Monday, 16 November 2015

Risk Management Lessons From the Co-op Bank's Demise


One of the fallouts from the financial crisis in the UK was the demise of the Co-op Bank as part of the Co-operative movement.  The UK regulators (the PRA and the FCA) investigated the causes of the bank’s demise and issued simultaneous enforcement notices earlier this year (here and here).  The key failures identified by the regulators are summarised in Box 1. 
One of the key points for the press was the regulators decision to waive any financial penalties, reflecting the financial conditions of the Coop Bank.  However, from a risk management perspective, the enforcement notice represents an interesting catalogue of lessons in risk management for both banks and insurers: 

1.  Risks and business strategy go hand in hand.  It is difficult to manage risks effectively in the absence of a clear and comprehensive strategy for key lines of business. 

2.  A ‘cautious’ risk appetite statement is not enough.  Business decisions still must be evidenced as ‘cautious’ in practice even if this happens on a qualitative basis. 

3. The remit of the risk function includes valuations and accounting decisions.  This is particularly relevant in terms of the challenge and governance to (changes to) assumptions associated with discretionary features about valuation e.g. about the timing of redemption of capital instruments.   

4.  Policies are more than documents.   Compliance with policies must be evidenced.  A complex and changing business reality cannot be captured through prescriptive policies.  Certain discretions must be factored into decision making processes.  The risk oversight should cover how those discretions are applied in practice.   

5.   An open and cooperative relationship with the regulators is not just about issues.  It includes updating the supervisor regarding concerns about the position of senior individuals leading to intended changes.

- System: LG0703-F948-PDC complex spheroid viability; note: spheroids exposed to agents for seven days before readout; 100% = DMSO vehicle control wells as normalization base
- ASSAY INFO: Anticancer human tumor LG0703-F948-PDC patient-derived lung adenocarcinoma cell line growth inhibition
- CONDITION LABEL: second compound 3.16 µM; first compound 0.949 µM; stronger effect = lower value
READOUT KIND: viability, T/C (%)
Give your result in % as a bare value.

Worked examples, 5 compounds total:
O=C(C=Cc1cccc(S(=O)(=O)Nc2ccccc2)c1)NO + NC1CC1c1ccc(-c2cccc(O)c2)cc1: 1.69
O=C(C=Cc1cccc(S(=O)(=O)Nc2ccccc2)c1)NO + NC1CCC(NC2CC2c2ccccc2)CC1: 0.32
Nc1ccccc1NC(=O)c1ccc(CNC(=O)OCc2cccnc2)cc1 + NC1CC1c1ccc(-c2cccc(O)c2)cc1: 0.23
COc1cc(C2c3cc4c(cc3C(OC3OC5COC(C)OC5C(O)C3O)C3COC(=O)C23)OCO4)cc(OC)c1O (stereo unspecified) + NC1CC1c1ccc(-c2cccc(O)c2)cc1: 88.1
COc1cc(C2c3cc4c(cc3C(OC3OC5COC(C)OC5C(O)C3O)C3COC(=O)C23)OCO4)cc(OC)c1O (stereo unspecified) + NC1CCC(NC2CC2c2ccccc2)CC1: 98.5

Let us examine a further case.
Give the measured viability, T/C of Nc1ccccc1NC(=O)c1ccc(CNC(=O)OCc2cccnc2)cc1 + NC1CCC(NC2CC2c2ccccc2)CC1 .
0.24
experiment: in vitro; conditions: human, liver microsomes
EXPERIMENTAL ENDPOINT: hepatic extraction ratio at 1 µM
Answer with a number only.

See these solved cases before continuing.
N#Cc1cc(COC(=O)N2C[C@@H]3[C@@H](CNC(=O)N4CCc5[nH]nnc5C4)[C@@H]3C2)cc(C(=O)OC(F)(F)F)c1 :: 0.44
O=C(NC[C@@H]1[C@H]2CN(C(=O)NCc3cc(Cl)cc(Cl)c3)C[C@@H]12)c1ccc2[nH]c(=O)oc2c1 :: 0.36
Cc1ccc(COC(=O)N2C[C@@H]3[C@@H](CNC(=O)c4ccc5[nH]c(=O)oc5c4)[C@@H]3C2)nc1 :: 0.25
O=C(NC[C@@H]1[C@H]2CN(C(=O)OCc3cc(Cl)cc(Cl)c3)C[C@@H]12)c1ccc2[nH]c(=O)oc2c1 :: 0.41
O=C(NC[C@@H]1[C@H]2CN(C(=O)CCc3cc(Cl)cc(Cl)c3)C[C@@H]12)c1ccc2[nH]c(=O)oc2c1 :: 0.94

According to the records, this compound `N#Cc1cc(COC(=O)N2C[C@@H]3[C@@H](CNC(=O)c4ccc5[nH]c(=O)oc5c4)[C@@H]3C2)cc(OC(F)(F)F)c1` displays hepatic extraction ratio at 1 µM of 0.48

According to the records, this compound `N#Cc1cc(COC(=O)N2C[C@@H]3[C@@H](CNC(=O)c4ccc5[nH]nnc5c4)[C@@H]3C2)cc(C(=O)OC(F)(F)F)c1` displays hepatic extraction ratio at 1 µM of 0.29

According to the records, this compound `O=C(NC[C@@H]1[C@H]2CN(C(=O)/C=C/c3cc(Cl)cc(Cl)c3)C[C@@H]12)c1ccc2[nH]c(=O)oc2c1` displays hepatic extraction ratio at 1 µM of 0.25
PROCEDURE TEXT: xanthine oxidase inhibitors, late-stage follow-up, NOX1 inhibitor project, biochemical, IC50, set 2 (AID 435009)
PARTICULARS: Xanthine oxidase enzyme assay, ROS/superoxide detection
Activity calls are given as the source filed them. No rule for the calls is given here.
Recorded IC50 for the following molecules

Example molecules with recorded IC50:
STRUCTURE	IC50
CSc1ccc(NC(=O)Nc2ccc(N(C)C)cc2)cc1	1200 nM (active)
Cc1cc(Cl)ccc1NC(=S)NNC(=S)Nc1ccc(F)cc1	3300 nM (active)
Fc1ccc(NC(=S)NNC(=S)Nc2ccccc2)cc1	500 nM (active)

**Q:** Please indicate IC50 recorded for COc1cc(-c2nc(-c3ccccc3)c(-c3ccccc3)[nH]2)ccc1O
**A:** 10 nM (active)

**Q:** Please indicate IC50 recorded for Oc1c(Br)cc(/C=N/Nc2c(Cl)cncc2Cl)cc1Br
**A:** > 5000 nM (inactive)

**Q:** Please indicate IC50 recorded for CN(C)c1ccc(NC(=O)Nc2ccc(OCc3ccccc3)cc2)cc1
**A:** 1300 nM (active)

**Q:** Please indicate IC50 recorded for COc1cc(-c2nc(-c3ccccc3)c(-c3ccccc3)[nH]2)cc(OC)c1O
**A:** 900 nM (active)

6.  An effective risk culture is an outcome of business decisions about risk.  This was one of the concerns of the regulators.  The regulator’s articulation of an effective risk culture is interesting: ‘A culture in which accepted orthodoxies are challenged, action is taken to address risks on a timely basis and risk and control functions carry real weight is likely to support prudent management.’  In a nutshell, a risk culture is not end in itself but the means to support prudent management.

The enforcement notice mentions other issues regarding the shortcomings of the risk management oversight and internal audit. 

Finally, it is worth noting that the period of time formally considered by the regulators stretches from July 2009 – weeks before the Co-op Bank’s merger with the Britannia Building Society – to December 2013 – when it ceases to be a wholly owned subsidiary of the Co-op Group.   I don’t think the shortcomings just materialised in July 2009. 

This suggests that the perceived connection between responses to the financial crisis and strengthening risk management may not have been as widespread as it might have seemed.  The shortcomings are clearly serious and while they may not be critical when taken individually or addressed within a short period of time, it is the cumulative impact that had the effect of bringing the Co-op bank's demise.    

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This post is part of a series of posts on the practical lessons for risk management from enforcement cases.  The posts are all brought together in the page Enforcement Cases of Crescendo ERM blog.

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